The following is the third in a series of articles highlighting National AccessAbility Week. Written by Christopher Lytle, Brock’s AODA Co-ordinator in the Office of Human Rights and Equity, the stories will appear in The Brock News from Monday, May 27 to Friday, May 31.
Brock University has been hard at work changing how systemic barriers that have traditionally prevented equity seeking groups from equal participation are both viewed and dealt with.
The shift began with the implementation of recommendations from the University’s Human Rights Task Force Report (HRTF) in 2017.
Within the context of creating a dialogue, the University has decided to use the term ableism to designate areas where there are still underlying assumptions and stigma about people with disabilities. The institution’s use of ableism represents a departure from viewing disability issues as just functional elements that can be dealt with through the lens of accommodation.
While accommodation is important, it represents only a small facet of what is required for a community to become genuinely inclusive.
An accommodation is put in place so that someone can be challenged on an equal plain without any barrier hampering their ability to partake in a program. Accommodations do not do a good job of raising the issues of stigma and discrimination with the broader community level because the process of applying accommodations are individualized.
Ableism is a useful tool in this regard because the term emphasizes a broader community approach and institutional responsibility to remove barriers that do not allow people with disabilities to have an equal voice.
Ableism asks very important questions when the expression is used. It immediately asks what the level of representation is of people with disabilities at any tier of the community. It begs a response to the question: are there allied relationships being formed that include people with disabilities when discussions of discrimination are taking place?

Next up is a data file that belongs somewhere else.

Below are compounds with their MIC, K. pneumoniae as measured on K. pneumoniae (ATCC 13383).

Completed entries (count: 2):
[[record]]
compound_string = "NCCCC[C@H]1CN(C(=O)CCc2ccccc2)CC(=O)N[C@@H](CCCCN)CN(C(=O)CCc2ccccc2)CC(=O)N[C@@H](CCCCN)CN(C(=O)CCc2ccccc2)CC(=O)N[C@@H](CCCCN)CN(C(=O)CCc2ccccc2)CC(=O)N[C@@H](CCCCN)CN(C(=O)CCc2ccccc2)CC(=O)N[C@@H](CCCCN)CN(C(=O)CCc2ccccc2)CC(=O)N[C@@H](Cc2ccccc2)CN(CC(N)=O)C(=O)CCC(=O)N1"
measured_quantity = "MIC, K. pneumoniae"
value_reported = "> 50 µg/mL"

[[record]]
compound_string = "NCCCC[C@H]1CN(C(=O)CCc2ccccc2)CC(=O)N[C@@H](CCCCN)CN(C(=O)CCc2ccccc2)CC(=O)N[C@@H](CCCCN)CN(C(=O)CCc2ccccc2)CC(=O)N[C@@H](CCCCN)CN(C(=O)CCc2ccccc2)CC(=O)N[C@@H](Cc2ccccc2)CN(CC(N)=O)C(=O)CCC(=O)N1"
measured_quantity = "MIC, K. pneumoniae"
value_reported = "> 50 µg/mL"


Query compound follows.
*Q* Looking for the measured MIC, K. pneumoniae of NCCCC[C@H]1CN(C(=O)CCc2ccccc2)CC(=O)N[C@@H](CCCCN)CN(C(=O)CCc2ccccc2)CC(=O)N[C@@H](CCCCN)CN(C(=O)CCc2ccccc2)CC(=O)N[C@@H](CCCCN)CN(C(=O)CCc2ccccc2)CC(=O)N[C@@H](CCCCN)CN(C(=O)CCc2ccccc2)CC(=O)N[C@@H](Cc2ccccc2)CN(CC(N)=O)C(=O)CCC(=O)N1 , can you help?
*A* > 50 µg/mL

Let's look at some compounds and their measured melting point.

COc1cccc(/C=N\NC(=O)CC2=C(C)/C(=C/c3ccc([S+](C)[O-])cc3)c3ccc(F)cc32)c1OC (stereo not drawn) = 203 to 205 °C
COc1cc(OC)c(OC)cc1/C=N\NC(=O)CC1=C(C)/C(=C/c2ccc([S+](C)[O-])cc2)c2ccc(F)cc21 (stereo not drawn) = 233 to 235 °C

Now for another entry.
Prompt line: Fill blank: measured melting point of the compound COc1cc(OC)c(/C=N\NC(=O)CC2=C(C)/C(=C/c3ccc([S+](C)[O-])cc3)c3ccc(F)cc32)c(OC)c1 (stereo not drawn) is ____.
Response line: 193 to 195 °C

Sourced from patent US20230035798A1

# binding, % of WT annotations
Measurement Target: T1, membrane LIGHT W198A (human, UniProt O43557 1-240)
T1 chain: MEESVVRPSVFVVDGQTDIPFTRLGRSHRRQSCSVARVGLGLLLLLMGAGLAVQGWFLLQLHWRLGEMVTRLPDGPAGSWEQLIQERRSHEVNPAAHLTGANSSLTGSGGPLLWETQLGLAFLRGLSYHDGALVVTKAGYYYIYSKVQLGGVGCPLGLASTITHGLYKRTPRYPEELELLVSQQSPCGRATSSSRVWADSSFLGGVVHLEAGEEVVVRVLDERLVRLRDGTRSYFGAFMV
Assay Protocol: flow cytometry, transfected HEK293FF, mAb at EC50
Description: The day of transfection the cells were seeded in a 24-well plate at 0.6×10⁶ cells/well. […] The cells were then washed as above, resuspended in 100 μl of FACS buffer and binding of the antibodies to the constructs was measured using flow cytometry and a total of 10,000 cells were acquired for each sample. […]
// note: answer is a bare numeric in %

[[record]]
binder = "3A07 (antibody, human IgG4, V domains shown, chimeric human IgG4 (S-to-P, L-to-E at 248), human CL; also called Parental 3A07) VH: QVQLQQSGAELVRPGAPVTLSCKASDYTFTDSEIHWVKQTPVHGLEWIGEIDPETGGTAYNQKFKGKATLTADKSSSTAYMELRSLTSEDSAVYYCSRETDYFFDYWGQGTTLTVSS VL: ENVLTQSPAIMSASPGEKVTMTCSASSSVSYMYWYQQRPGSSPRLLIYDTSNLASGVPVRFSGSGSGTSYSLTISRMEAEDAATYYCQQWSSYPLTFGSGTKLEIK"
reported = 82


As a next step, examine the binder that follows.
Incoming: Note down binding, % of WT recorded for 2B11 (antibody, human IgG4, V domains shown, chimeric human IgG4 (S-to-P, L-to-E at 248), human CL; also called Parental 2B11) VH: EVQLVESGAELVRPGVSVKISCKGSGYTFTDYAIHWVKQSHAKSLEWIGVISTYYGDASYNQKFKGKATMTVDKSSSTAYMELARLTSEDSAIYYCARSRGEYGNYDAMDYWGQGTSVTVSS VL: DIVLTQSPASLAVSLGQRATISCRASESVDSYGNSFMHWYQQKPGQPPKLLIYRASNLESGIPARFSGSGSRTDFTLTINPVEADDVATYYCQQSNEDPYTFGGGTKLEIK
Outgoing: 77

It interrogates our own assumptions of disabilities as a negative individual experience rather than a dynamic part of our culture and an intersectional component of diversity.
The University has taken on the term ableism because of a realization that there are now mountains to move and streams to part with regards to creating a welcoming place for everybody.
The implementation of the recommendations in the HRTF and the term ableism means that we are now on a strategic path towards recognizing and taking ownership of how our daily lives might be guided by ableist constructs that work to exclude the positive engagement of people with disabilities.
Simply put, social institutions have to take ownership of working in embedded ableist structures in order to commit to the work of becoming anti-ableist.
Quite possibly, other communities will be able to use the University’s example of self-reflection to enable them to take a hard look in the mirror and undertake the difficult work of realizing that ableism is everywhere, and it is analogous to racism, sexism and ageism.